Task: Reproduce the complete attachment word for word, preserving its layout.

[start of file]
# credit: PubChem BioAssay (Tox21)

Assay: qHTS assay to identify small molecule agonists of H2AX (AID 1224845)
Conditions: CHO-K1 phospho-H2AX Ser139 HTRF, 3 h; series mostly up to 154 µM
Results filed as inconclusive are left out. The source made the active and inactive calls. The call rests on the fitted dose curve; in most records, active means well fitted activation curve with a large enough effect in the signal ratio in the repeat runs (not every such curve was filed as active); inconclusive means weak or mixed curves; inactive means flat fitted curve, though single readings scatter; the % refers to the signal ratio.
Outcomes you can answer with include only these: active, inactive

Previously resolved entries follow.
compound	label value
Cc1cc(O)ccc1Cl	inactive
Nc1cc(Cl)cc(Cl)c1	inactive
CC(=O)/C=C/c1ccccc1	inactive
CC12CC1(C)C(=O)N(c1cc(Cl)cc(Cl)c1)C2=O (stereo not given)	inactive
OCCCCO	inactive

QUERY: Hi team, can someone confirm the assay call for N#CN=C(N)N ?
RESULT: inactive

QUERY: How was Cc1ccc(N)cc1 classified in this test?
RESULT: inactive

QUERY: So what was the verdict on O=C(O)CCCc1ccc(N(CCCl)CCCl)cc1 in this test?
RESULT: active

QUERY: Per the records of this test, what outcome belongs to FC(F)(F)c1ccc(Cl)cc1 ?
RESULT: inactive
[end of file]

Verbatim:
# credit: PubChem BioAssay (Tox21)

Assay: qHTS assay to identify small molecule agonists of H2AX (AID 1224845)
Conditions: CHO-K1 phospho-H2AX Ser139 HTRF, 3 h; series mostly up to 154 µM
Results filed as inconclusive are left out. The source made the active and inactive calls. The call rests on the fitted dose curve; in most records, active means well fitted activation curve with a large enough effect in the signal ratio in the repeat runs (not every such curve was filed as active); inconclusive means weak or mixed curves; inactive means flat fitted curve, though single readings scatter; the % refers to the signal ratio.
Outcomes you can answer with include only these: active, inactive

Previously resolved entries follow.
compound	label value
Cc1cc(O)ccc1Cl	inactive
Nc1cc(Cl)cc(Cl)c1	inactive
CC(=O)/C=C/c1ccccc1	inactive
CC12CC1(C)C(=O)N(c1cc(Cl)cc(Cl)c1)C2=O (stereo not given)	inactive
OCCCCO	inactive

QUERY: Hi team, can someone confirm the assay call for N#CN=C(N)N ?
RESULT: inactive

QUERY: How was Cc1ccc(N)cc1 classified in this test?
RESULT: inactive

QUERY: So what was the verdict on O=C(O)CCCc1ccc(N(CCCl)CCCl)cc1 in this test?
RESULT: active

QUERY: Per the records of this test, what outcome belongs to FC(F)(F)c1ccc(Cl)cc1 ?
RESULT: inactive